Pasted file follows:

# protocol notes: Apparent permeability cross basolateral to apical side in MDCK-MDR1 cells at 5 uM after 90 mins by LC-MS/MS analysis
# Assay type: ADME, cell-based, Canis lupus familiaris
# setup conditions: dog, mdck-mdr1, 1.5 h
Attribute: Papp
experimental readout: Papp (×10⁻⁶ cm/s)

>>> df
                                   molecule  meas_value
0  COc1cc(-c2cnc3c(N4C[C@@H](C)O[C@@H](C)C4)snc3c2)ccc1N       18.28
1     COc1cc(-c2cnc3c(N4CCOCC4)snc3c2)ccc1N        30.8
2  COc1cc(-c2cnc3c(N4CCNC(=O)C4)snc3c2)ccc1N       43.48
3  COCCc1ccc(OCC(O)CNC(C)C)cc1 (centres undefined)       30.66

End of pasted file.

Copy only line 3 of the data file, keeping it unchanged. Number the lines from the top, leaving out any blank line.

# setup conditions: dog, mdck-mdr1, 1.5 h